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Acer Iconia Tab teardown: Easy-to-service, 3G-ready

The Acer Iconia Tab has a stylish exterior, but the Android tablet also has a removable back cover, replaceable battery, and 3G-ready internal design.

The Acer Iconia Tab A500 is one of several 10-inch Android tablets priced below the Apple iPad. It has a dual-core NVidia Tegra 2 1GHz processor, 1GB of DDR2 SDRAM, a 10.1-inch touchscreen display (1280x800), a 2 MP front camera, and 5 MP rear camera. It comes with Android 3 Honeycomb installed.

As of this writing, the A500 is available in 16GB ($449.99) and 32GB ($499.99) versions. The current models only support Wi-Fi connectivity. There is speculation that Acer will release a 3G version on AT&T (the A501) in mid-2011. As with the Asus Eee Pad Transformer, there already a spot on the A500's motherboard for a 3G card.

The Iconia Tab weighs 1.69 lbs. and measures 10.24" (W) x 7.0" (H) x 0.52" (D). It's heavier than the Motorola XOOM, Acer Eee Pad Transformer, Apple iPad 2, and Samsung Galaxy Tab 10.1.

Full teardown gallery: Cracking Open the Acer Iconia Tab (A500)

Cracking Open observations

  1. Easy-open case: There are no external case screws on the Iconia Tab, but the back cover was surprisingly easy to remove. Using a thin metal or plastic blade, I was able to quickly pop off the cover.
  2. Standard screws: Inside the Iconia Tab, Acer used standard Phillips screws to hold the internal hardware in place. I was able to remove all the internal screws using a Phillips #0 bit.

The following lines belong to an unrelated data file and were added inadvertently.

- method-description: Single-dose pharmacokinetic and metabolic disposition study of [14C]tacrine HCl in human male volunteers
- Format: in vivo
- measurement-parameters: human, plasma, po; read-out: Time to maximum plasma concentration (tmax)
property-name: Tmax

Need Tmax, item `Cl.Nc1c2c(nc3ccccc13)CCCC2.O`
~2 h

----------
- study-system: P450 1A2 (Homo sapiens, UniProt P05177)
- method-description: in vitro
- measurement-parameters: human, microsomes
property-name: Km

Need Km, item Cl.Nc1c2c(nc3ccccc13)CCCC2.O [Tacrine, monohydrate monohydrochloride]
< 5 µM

3. Battery can be replaced: The Iconia Tab's 3260 mAh Li-ion battery is easy to remove and replace.
  4. Display is stuck to the front panel: The front panel (digitizer) and LCD screen are held together with strong adhesive. Separating the two components could result in damage to either or both.
  5. 3G-ready motherboard and case: Acer left open spots on the motherboard and inside the case for a separate 3G card and antenna. The internal mounting plate even has screw holes for the card.
  6. Organized internal hardware layout: Compared to the Asus Eee Pad Transformer's cluttered interior, the Iconia Tab has a more organized internal design. Provided you could get replacement parts, this tablet shouldn't be too difficult to repair.

Internal hardware

Our Acer Iconia Tab A500 test unit had the following hardware components:

Update 12/19/2011: This post originally appeared in our TR Dojo blog.

About

Bill Detwiler is Managing Editor of TechRepublic and Tech Pro Research and the host of Cracking Open, CNET and TechRepublic's popular online show. Prior to joining TechRepublic in 2000, Bill was an IT manager, database administrator, and desktop supp...

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